Editor’s Note: The five decapitated bodies and two scalped heads dumped in a tourist area of Acapulco last Saturday, raise questions about sadism in Mexico. For answers, one need only look to Mexico’s unemployment numbers.
Sadism is not an everyday word in the Spanish vocabulary. Yet, it is an every day event if you live in Mexico.
On any given day, if you asked around, you would be lucky to find someone in Mexico who could identify the root of the word, and fewer still would relate it to the Marquis de Sade. Instead, many Mexicans might associate sadism with the ancient stories of the Maya and the Aztecs, who were known to break skulls or remove the hearts of their enemies, believing such offerings would appease the gods and bring a better future to their people.
These actions, perceived today as savage, instilled in the Mexican culture a sense of fatalism that crystallized with the arrival of the Spaniards, whose conquest involved controlling Indian tribes and converting them to Christianity by way of blunt force and subjugation.
A Nation Born of “Double Violence”
As our Nobel Laureate poet and essayist Octavio Paz said in his perhaps best-known book The Labyrinth of Solitude, “If Mexico was born in the 16th century, we have to understand that [the country] is the son of a double violence; the one imposed by the Aztecs and the one from the Spaniards.”
Like any other country, Mexico is difficult to understand without first understanding its past.
Mexicans revere and fear death, but also laugh about it. Death could be the ultimate sacrifice as well as the ultimate punishment. The concept has even become part of its culture through songs of love and loneliness, which have survived for generations.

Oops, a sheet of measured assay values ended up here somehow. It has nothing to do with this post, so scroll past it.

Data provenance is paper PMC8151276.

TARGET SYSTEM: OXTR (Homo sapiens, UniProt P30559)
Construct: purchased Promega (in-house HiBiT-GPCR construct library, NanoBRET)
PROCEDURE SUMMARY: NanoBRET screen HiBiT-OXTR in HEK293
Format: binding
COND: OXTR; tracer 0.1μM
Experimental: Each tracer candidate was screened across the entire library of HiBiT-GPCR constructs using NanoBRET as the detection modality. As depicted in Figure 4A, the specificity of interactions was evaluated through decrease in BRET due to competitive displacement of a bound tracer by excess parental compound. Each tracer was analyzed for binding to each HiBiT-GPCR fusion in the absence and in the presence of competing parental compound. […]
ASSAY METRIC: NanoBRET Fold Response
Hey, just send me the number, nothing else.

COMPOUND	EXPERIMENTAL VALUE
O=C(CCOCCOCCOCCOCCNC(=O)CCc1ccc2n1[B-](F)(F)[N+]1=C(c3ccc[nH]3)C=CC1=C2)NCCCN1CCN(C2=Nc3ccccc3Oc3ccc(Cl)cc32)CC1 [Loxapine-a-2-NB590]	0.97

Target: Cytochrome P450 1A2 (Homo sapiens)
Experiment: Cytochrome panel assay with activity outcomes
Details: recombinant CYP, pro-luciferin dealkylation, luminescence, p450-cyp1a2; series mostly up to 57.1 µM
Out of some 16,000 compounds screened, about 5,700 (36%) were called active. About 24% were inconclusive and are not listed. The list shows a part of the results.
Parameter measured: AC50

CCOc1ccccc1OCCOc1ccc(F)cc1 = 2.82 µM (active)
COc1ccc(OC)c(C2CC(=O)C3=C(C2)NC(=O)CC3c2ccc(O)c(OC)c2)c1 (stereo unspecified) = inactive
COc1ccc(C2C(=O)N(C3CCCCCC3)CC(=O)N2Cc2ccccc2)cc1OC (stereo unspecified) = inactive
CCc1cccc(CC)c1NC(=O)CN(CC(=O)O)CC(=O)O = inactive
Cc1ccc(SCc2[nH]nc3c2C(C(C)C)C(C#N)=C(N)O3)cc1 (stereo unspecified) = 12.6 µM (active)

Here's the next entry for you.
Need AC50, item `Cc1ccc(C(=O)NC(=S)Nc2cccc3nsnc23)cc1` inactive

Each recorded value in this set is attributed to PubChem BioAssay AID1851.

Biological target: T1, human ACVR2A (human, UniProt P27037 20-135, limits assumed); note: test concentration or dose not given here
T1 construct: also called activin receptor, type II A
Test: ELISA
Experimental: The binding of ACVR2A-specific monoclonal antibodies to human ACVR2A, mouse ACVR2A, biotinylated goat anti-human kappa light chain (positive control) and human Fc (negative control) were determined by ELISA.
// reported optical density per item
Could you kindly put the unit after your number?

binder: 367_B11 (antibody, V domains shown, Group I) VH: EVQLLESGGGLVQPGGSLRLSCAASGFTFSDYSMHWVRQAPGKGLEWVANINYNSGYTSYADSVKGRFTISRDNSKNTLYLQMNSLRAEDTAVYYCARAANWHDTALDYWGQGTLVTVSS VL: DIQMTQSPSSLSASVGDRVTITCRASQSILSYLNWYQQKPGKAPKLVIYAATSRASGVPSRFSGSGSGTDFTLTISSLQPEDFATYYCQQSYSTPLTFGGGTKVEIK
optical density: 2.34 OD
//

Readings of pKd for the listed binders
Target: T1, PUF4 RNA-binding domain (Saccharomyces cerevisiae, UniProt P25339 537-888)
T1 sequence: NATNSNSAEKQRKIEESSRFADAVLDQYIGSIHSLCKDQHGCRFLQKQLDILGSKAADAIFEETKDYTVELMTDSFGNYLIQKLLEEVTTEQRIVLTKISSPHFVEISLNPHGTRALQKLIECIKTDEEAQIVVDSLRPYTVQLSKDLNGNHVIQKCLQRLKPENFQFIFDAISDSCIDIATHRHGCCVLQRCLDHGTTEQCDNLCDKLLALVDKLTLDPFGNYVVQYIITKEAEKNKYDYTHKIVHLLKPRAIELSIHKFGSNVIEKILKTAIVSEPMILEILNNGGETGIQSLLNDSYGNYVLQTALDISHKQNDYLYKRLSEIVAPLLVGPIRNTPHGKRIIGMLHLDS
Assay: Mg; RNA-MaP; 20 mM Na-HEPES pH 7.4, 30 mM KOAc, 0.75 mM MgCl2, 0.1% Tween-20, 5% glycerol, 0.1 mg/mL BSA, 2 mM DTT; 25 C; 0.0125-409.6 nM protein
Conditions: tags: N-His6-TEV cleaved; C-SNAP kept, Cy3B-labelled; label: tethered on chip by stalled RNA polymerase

Foreigners might wonder how, amidst the present violence, a concept like sadism is largely ignore by the Mexican masses. Yet, even children as young as seven can easily identify old traditional songs, such as, “No vale nada la vida . . . la vida no vale nada.” That roughly translates as, “Life is worth nothing . . . nothing is worth living.”
After enduring nearly three centuries of submission under the Spanish crown and another century dealing with the broken promises of a revolution that has only benefited a small portion of the population -- those who were already in power for generations—Mexicans can only find hope in their immediate families. And for decades now, that immediate family, for millions of Mexicans -- has been the drug cartels.
With no political connections, no access to education, no jobs and no hope for the future, millions of young men and women had opted for the cartels as their best bet. They all know that pledging allegiance to the cartels means committing to a lifestyle that might sooner or later end with jail—or death. However, many have declared publicly that they’d rather live a short life “as a king,” than a long life “as a pariah.”
The End Isn’t Near
The end doesn’t seem to be near.
Official numbers show that in Mexico more than half of all young people aged 20 to 30 neither study nor work. Although President Calderon brags openly that Mexico has a lower unemployment rate than the United States, neither he nor his cronies revealed that their rosy math is based in a formula that considers people fully employed when they work at least two days per week, according to the Instituto Nacional de Estadistica, Geografia e Informatica (Mexico’s National Institute of Statistics, Geography and Information).
Furthermore, more than half of Mexico’s working-age population (those 16 or older) makes a living on the “black market,’’ either selling counterfeit products in the street or performing “chambas,” which are odd jobs with neither legal protection nor taxes to be paid either by workers or employers.
Even those lucky enough to find a job in the legal market now face the prospect of being hired under temporary contracts without any benefits.
So just do the math: Anyone willing to execute and scalp a dead body can make about $300 a week for a job that might take less than four hours. Meanwhile, those who choose to work in the legal market, if they can get a job, might make $7 per day for an eight-hour shift according to government figures.
To be sure, not everyone in Mexico turns to gruesome murders to make a living, but outsiders should not be surprised that so many do.
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